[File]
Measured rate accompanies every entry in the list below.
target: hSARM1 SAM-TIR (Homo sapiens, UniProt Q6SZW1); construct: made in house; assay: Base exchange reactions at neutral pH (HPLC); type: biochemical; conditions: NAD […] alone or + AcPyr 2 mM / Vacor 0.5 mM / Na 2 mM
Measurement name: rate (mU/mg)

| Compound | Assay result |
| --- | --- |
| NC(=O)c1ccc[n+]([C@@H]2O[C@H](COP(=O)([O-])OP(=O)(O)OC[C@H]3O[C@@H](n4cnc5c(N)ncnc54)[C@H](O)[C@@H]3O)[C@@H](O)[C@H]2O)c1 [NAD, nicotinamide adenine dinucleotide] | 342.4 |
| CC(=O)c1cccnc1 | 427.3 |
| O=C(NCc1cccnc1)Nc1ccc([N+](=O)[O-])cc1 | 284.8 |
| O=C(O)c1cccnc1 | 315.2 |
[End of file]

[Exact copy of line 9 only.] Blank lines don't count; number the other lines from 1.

| O=C(O)c1cccnc1 | 315.2 |